The poor, or those with fewer resources, are on the opposite end of this spectrum. They tend to have less control over their lives, and they are more dependent on the actions and decisions of others. Since they are often employed in subordinate positions, their lives are often dictated by the orders of the wealthy. Since they have fewer personal resources, they are far more apt to pool their resources and work in groups. This leads naturally to more interdependent behavior, which leads to greater feelings of empathy and a higher likeliness to notice the feels and suffering others.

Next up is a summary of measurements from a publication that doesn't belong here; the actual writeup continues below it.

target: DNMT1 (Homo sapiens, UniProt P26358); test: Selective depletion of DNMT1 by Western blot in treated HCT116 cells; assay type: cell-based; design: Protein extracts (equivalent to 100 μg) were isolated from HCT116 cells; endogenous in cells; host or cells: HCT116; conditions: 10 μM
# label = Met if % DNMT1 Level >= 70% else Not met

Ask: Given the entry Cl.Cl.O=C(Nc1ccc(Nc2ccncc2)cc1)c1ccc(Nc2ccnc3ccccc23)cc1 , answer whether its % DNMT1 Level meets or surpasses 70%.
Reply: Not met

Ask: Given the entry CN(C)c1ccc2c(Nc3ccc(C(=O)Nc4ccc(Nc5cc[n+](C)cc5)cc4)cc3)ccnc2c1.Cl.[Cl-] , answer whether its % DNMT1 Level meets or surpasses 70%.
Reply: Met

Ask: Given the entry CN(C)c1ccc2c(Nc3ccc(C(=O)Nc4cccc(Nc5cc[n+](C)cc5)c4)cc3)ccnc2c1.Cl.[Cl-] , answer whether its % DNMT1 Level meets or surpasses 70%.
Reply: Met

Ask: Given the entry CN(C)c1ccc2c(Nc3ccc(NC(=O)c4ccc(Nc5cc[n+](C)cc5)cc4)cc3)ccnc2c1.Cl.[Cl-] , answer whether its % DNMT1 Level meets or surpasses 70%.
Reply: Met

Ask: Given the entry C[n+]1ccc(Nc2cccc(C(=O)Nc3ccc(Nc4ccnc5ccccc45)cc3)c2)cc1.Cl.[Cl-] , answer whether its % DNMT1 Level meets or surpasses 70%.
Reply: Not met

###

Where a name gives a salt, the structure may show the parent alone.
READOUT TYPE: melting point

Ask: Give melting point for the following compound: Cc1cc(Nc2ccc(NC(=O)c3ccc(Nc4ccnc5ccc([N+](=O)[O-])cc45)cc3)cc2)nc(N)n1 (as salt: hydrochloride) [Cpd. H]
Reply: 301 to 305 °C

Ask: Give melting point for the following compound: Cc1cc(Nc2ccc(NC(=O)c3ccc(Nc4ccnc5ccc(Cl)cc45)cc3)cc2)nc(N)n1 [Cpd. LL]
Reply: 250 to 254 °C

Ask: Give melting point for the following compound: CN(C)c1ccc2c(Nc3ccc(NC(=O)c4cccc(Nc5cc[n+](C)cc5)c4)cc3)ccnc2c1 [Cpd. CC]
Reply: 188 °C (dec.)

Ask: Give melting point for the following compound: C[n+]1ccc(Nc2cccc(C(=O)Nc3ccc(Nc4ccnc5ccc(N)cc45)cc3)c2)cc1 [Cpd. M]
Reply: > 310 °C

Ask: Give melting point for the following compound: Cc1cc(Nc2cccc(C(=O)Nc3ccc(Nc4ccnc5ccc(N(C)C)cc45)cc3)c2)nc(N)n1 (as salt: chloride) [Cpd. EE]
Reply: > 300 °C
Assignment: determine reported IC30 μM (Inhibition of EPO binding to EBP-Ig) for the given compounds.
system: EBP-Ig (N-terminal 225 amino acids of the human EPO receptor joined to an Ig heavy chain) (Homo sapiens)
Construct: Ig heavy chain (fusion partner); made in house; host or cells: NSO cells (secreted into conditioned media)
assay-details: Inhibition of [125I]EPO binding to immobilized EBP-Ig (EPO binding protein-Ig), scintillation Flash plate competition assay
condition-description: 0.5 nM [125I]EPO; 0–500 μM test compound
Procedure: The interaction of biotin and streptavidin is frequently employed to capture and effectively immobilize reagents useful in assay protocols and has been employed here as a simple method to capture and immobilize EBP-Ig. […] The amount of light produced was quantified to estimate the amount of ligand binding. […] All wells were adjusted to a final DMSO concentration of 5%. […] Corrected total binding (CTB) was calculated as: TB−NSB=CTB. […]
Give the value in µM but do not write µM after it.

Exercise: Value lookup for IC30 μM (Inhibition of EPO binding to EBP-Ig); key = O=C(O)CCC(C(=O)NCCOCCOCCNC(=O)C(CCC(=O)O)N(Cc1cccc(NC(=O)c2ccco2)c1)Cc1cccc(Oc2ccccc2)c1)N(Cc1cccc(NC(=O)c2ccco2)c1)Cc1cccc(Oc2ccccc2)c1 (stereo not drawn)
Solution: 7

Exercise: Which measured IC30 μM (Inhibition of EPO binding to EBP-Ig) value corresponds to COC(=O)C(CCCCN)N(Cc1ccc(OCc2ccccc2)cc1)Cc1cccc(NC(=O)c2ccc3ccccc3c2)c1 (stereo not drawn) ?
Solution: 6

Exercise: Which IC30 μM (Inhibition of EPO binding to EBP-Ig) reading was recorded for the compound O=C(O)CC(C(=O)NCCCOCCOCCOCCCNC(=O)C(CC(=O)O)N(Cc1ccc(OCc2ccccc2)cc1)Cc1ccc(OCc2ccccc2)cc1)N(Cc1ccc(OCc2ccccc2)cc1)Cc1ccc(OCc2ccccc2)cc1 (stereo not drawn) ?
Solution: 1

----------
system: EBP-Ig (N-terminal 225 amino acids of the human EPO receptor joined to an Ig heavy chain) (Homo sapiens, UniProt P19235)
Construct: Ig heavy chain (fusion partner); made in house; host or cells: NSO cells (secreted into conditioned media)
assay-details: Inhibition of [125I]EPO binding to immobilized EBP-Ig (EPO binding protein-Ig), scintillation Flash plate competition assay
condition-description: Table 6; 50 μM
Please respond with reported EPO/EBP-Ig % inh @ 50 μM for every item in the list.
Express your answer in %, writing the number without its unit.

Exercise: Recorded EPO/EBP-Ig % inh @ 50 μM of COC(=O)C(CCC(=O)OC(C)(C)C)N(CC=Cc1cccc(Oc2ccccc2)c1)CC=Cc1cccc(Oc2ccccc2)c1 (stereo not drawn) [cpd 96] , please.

At a most basic level, this study reveals something interesting about human nature. The more we have, the less we notice or care for other people and the less social and group-oriented we become.
It is also tendency that persists across different cultures. Despite well ingrained stereotypes – ‘Americans are inclined toward independence and wealth-seeking’ while ‘Chinese are more group-oriented’ cultural differences did not influence the results overmuch. Richer Chinese citizens still displayed greater levels of narcissistic behavior than did poorer Chinese.